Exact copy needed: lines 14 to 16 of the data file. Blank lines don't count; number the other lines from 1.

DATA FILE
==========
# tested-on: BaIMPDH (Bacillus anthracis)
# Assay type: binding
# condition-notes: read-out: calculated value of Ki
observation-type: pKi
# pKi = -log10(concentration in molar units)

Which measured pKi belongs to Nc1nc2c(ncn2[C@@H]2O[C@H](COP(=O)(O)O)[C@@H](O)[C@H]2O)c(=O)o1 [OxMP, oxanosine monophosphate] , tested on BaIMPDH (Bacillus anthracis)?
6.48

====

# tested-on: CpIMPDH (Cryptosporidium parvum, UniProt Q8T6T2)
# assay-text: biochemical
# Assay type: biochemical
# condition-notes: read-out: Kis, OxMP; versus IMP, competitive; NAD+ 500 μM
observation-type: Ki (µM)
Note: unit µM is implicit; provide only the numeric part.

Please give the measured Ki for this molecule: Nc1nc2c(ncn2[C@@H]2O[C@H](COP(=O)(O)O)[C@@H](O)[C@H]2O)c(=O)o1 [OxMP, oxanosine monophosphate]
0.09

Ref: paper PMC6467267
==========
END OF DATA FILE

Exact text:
Note: unit µM is implicit; provide only the numeric part.

Please give the measured Ki for this molecule: Nc1nc2c(ncn2[C@@H]2O[C@H](COP(=O)(O)O)[C@@H](O)[C@H]2O)c(=O)o1 [OxMP, oxanosine monophosphate]
0.09